President Donald Trump declared Thursday that the opioid crisis is a national public health emergency. Earlier in the week, Trump administration officials hinted that the President was preparing for a national emergency declaration, which Trump’s own opioid commission recommended.
During an impromptu press availability from his golf club in Bedminster, NJ on August 10th, Trump declared the opioid overdose crisis an “official” national emergency. Trump promised his administration would work to stop the opioid overdose epidemic that has swept the nation.
“The opioid crisis is an emergency, and I’m saying officially, right now, it is an emergency. It’s a national emergency. We’re going to spend a lot of time, a lot of effort and a lot of money on the opioid crisis.”
Statistics show that around 142 Americans die each day from a drug overdose. Deaths due to overdose from opioids quadrupled between 1999 and 2015.
The American Society of Addiction Medicine reports that prescription pain pills are responsible for the opioid overdoses 38% of the time, while 62% were related to heroin or other drugs. Opioid drugs are prescribed in the U.S. at a higher rate than any country in the world.
Words Matter When Battling the Opioid Overdose Epidemic
Trump’s surprise announcement over the summer stirred expectations across the medical community and federal government. A national emergency designation comes with hefty assistance.
Instead, The White House concluded that declaring a public health emergency was an adequate response.
Calling the opioid overdose crisis a public health emergency instead of a national emergency means fighting the battle without weapons. No access to the funding and resources available for national emergencies, such as hurricanes or flooding. And while renewable, Trump’s order will last for only 90 days.
Stealing from Peter to Pay Paul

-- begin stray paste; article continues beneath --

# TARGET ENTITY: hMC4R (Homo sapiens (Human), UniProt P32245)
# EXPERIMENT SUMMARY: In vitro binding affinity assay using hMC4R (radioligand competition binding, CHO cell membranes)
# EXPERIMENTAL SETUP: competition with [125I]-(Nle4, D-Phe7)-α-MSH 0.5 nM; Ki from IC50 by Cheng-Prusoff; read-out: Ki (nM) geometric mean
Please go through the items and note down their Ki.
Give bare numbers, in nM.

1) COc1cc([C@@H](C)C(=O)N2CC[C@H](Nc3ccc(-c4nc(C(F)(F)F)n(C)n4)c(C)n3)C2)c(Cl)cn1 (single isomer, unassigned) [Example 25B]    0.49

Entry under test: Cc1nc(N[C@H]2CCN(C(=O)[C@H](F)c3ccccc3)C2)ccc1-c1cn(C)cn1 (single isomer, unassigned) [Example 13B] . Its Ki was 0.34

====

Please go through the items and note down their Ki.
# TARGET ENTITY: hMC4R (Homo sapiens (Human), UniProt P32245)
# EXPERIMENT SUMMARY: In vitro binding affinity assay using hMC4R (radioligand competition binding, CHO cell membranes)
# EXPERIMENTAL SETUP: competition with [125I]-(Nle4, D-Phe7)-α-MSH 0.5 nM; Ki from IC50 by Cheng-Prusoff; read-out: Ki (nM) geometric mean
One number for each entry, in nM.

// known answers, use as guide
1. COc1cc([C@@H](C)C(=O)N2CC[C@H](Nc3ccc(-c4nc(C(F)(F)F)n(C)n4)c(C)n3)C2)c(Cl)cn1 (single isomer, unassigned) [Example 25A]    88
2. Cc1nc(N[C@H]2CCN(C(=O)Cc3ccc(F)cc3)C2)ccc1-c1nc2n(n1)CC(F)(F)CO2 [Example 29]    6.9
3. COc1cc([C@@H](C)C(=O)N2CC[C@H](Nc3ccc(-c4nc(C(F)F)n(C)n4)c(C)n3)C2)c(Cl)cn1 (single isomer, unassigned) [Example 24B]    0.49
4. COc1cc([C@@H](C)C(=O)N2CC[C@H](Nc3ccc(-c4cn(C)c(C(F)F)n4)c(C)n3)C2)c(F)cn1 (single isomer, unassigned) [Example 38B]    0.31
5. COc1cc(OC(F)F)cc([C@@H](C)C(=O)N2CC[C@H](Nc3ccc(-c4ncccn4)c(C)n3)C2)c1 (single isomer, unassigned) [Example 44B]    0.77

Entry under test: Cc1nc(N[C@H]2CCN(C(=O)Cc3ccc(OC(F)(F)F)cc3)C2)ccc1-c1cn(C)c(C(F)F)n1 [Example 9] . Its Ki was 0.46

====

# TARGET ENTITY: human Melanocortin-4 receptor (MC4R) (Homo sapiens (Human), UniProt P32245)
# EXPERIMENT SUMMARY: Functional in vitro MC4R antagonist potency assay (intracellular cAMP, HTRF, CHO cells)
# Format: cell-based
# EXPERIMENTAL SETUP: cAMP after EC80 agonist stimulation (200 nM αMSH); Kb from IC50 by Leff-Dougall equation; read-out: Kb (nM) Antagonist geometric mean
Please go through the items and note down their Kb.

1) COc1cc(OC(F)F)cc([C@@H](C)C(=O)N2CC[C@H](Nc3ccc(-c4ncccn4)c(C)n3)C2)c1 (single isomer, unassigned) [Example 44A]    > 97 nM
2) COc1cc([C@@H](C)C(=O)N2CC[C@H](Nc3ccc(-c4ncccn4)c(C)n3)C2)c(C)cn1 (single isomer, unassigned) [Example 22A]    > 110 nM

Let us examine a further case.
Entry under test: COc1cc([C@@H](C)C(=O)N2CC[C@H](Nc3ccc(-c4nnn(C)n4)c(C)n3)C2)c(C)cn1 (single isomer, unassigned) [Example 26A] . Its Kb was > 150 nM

The recognition as a public health emergency makes the fight a top priority within the Trump Administration. It allows government agencies to redirect existing money and resources to address the opioid overdose epidemic.
For example, grants for training dislocated–or laid-off–workers could pay for substance abuse programs. Trump’s order also authorizes states to use financing for HIV/AIDS treatment to tackle the crisis. This comes as troubling news to those who would otherwise receive worker training or care for HIV/AIDS.
Increased access to telemedicine services for rural areas without sufficient mental health providers and quickened hiring of medical professionals is provided by the measure.
Advocates Doubt Effectiveness, But Are Hopeful
Health officials and those involved with combating the opioid overdose epidemic were largely supportive of the announcement. However, many feel the Trump move doesn’t adequately address the problem.
Opioid addiction treatment programs are comprehensive and expensive. Oftentimes, patients need long-term care. Besides cost prohibitions, certified opioid treatment programs (OTP) lack sufficient facilities and enough qualified professionals to run them.
Trump’s public health emergency order does deliver access to the Public Health Emergency Fund. As of June, 2016, it carries a whopping $57,000 balance.
While OTP expenses can vary and many patients require more than one treatment, the National Institute on Drug Abuse published example amounts from a forthcoming U.S. Department of Defense study report. Each reflects one initial treatment.
- daily methadone treatment, which includes medication, and integrated psychosocial and medical support services: $126.00 per week or $6,552.00 per year
- twice-weekly buprenorphine therapy, which includes medication and clinic visits: $115.00 per week or $5,980.00 per year
- naltrexone therapy, which includes the medication, its administration, and related services: $1,176.50 per month or $14,112.00 per year
Access to these services are currently covered by most health insurers under two key provisions of the Affordable Care Act. Mental and behavioral health services are essential health benefits, and pre-existing mental and behavioral health conditions cannot be used to increase your rates, deny you coverage, or be imposed spending limits.
Each unsuccessful ACA “repeal and replace” bill from the GOP sought to remove both clauses from law.
Could Marijuana be an Effective Replacement for Opioids?
States with legalized marijuana have seen a decline in opioid prescription fills. Read more about whether legalizing marijuana can help lower painkiller use.